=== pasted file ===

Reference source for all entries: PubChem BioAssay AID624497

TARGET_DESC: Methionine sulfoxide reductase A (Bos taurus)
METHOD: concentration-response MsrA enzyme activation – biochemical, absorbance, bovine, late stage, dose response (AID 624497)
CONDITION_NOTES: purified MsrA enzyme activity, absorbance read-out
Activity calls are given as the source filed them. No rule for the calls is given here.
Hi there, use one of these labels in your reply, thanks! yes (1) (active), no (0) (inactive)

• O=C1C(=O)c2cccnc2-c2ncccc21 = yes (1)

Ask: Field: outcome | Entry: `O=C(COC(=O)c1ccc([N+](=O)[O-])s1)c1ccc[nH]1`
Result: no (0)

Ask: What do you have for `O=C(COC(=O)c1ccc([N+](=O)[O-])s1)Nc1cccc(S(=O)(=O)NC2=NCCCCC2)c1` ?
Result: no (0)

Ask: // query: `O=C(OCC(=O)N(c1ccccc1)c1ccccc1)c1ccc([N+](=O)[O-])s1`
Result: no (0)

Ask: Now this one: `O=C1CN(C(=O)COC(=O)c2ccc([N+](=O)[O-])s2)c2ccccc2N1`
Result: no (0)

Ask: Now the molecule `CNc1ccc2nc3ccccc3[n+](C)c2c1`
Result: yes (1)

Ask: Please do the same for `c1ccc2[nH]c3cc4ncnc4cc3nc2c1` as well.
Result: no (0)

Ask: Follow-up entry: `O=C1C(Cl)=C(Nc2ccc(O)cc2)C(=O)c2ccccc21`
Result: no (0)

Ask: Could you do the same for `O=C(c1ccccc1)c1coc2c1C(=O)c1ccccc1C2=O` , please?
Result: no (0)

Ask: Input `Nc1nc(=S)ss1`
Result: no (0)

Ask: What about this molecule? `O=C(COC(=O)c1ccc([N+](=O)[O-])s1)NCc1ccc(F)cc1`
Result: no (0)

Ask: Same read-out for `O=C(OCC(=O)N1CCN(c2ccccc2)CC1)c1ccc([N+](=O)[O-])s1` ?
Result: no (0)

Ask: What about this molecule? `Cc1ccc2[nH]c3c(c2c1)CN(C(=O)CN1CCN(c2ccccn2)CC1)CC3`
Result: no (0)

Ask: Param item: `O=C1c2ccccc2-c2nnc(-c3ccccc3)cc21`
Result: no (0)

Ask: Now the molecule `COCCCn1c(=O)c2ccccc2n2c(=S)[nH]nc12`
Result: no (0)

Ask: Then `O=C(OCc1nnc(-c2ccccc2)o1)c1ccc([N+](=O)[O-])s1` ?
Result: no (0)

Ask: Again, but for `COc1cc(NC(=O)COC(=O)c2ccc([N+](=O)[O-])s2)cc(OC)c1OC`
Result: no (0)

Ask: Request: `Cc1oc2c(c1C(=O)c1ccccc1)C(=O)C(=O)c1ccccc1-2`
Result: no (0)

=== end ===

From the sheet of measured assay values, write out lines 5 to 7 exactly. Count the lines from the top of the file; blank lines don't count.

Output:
Activity calls are given as the source filed them. No rule for the calls is given here.
Hi there, use one of these labels in your reply, thanks! yes (1) (active), no (0) (inactive)

• O=C1C(=O)c2cccnc2-c2ncccc21 = yes (1)